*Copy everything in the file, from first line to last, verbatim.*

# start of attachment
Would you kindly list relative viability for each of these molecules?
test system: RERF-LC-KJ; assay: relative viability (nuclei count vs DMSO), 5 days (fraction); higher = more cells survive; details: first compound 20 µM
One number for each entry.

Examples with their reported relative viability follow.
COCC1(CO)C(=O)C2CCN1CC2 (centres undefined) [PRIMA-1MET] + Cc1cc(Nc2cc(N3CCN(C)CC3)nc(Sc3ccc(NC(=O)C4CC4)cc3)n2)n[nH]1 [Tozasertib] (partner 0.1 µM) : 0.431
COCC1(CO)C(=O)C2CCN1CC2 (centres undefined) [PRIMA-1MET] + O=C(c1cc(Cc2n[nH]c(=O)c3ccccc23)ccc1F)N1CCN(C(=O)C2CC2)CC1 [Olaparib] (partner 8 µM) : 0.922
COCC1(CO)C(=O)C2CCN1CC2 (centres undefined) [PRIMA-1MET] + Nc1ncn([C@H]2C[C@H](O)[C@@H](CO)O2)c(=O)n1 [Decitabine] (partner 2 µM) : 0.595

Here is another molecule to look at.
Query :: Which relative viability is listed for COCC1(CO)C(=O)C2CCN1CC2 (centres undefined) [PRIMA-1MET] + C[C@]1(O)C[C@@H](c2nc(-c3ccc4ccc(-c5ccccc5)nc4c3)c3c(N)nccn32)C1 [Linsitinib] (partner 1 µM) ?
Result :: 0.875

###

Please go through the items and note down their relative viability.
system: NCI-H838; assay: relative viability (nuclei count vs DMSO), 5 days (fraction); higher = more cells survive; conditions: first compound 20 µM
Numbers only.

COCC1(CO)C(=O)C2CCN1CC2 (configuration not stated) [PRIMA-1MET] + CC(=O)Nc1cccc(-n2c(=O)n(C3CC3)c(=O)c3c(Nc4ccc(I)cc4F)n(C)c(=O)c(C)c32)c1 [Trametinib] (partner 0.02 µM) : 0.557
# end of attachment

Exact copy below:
Would you kindly list relative viability for each of these molecules?
test system: RERF-LC-KJ; assay: relative viability (nuclei count vs DMSO), 5 days (fraction); higher = more cells survive; details: first compound 20 µM
One number for each entry.

Examples with their reported relative viability follow.
COCC1(CO)C(=O)C2CCN1CC2 (centres undefined) [PRIMA-1MET] + Cc1cc(Nc2cc(N3CCN(C)CC3)nc(Sc3ccc(NC(=O)C4CC4)cc3)n2)n[nH]1 [Tozasertib] (partner 0.1 µM) : 0.431
COCC1(CO)C(=O)C2CCN1CC2 (centres undefined) [PRIMA-1MET] + O=C(c1cc(Cc2n[nH]c(=O)c3ccccc23)ccc1F)N1CCN(C(=O)C2CC2)CC1 [Olaparib] (partner 8 µM) : 0.922
COCC1(CO)C(=O)C2CCN1CC2 (centres undefined) [PRIMA-1MET] + Nc1ncn([C@H]2C[C@H](O)[C@@H](CO)O2)c(=O)n1 [Decitabine] (partner 2 µM) : 0.595

Here is another molecule to look at.
Query :: Which relative viability is listed for COCC1(CO)C(=O)C2CCN1CC2 (centres undefined) [PRIMA-1MET] + C[C@]1(O)C[C@@H](c2nc(-c3ccc4ccc(-c5ccccc5)nc4c3)c3c(N)nccn32)C1 [Linsitinib] (partner 1 µM) ?
Result :: 0.875

###

Please go through the items and note down their relative viability.
system: NCI-H838; assay: relative viability (nuclei count vs DMSO), 5 days (fraction); higher = more cells survive; conditions: first compound 20 µM
Numbers only.

COCC1(CO)C(=O)C2CCN1CC2 (configuration not stated) [PRIMA-1MET] + CC(=O)Nc1cccc(-n2c(=O)n(C3CC3)c(=O)c3c(Nc4ccc(I)cc4F)n(C)c(=O)c(C)c32)c1 [Trametinib] (partner 0.02 µM) : 0.557